Automatic detection of cycle lane quality

Hi guys!

I’m working on a side project with a number of cycling charities around mapping cycle lane quality/material.

The idea being to create a global standard for measuring cycle lane quality for comparison / research.

It’s all a bit experimental right now, and has predominantly focused on using phone sensors to capture measurements (g-forces) to date.

In short we have now come to the conclusion, due to the amount of variables to be accounted for, this is not a scaleable solution.

You can read more about why here:

UPDATE: I can’t post links, Google “Trek View blog”

Seeing as the bikes will have a 360 camera (and potentially ground facing GoPro’), I’m now trying to take advantage of using these images to identify path quality / material type using computer vision.

I know this technology exists in roadway maintenance and there are a lot of available models for tarmac/concrete roads (and an equal number of commercial products).

I’m reaching out to the community to see if anyone has any experience / tips / good links to research using computer vision to measure quality of less uniform pathways (gravel, mud, etc.)?

I’ll keep this thread updated with progress. As with all our work, I will open-source anything we build.


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Since some time I am mulling in my head two related ideas that I never really tackled. They are not automatic, but could go some way:
(1) For warning pedestrians I have a miniature cow-bell on my bike, intended for MTB riders to gently warn pedestrians. I noted that this tiny bell rather faithfully records the unevenness of the path. Needs sound recording with time stamps for synchronization with GPX tracks.
(2) Riding by night with a rather powerfull LED headlight on my bike, I realised that it produces very visible shadows on uneven asphalt and similar surfaces. Now, mount this headlight lower on the bicycle, say at 30 or 50cm from the ground, and shoot fast-sequence Mapillary images.

Both methods require human interpretation at the moment, but they cold go some way towards what you have in mind.

There are some reasonable CV models for detecting potholes. I think this could work OK for most surfaces where cratering/surface defects are an issue.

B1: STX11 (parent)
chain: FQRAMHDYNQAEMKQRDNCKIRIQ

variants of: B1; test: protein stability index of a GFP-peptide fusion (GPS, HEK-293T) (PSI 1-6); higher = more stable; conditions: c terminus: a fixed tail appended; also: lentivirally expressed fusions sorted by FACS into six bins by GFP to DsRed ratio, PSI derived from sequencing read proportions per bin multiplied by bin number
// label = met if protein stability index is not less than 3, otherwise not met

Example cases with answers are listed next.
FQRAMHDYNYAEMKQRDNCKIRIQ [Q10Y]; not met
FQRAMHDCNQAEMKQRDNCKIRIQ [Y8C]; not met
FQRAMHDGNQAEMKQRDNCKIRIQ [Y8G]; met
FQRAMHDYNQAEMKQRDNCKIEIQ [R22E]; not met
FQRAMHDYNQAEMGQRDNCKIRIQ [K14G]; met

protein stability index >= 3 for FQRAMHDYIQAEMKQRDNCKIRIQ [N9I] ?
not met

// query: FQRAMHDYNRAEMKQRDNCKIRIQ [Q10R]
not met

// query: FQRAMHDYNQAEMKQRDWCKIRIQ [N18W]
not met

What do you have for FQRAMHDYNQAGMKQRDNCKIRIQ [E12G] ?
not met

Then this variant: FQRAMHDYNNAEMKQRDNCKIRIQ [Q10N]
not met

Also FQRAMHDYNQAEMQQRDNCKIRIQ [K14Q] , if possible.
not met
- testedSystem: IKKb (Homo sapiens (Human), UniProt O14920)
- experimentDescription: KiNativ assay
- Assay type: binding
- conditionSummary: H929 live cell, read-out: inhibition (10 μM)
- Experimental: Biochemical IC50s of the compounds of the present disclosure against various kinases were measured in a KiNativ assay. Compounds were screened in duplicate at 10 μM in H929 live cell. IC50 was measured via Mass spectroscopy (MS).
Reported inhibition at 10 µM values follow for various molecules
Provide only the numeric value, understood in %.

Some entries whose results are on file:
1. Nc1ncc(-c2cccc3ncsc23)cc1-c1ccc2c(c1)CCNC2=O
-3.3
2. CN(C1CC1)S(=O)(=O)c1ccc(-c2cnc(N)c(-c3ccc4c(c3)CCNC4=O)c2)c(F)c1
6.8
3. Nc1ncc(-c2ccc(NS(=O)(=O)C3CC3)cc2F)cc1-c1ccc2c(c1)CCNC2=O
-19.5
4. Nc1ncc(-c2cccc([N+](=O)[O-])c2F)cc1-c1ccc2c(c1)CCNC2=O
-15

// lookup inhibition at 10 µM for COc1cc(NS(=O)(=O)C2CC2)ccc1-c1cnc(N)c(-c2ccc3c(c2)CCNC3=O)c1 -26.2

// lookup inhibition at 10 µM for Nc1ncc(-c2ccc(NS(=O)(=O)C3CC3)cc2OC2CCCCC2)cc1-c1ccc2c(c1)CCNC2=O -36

It would not work as well for deep rutting which can be a problem on the bike. I think this one is quite difficult without multiple angles though (or favourable shadowing).

Hi Trekview, this is quite interesting.

Are you researching cycle lane quality or PAVING quality?

Overall cycle lane quality depends on a number of factors that may be quite difficult to assess, including tracing (turning radii, directness to desired origin/destination), width/capacity, slope, water drainage, junction design, and how possible conflicts/interactions with other users are solved (mainly with pedestrians). And paving quality, indeed.

After reading your blog post I believe you are focusing on bike lane PAVING quality - while interesting indeed, this is just one factor in the mix.

Yet this is very interesting and promising, keep up with this great work and thank you!!

It’s evolving… so my answer is maybe :slight_smile:

I’m starting out with paving quality as you rightly point out. Once I have a good enough model, then I can deliver clear metrics about paving quality which are easy to understand and take action on (most consumers of this data just want an aggregated categorisation – “show me where it’s bad so I can fix”).

The other factors, like signage, road-markings, etc. are indeed important. However I don’t have a clear way to score based on these variables. More-so in cities I’d argue. Many of the people we’re ideating this with manage rural cycling infrastructure where oftentimes there is a dedicated cycle path either completely separate, or fenced off from a road, which is why paving quality was a solo data point.

One thing I did want to try was tackling junctions as a first attempt at this. Here in London, we have defined cycle lanes, but layouts, especially at junctions are particularly messy in places. Here signs in view (and type), amount of line paint, street furniture, etc could all be counted

Ingenious! So simple, yet probably fairly accurate for many surface types. Did you think how you would you deal with wind noise in a recording?

Good point. I think right now, whilst deep ruts are important to consider, my aim is more to get a general view across a large network so it is easy for someone to take 10k+ images, and look for trends in quality by location, and quickly hone in on the “worst areas” for visual assessment.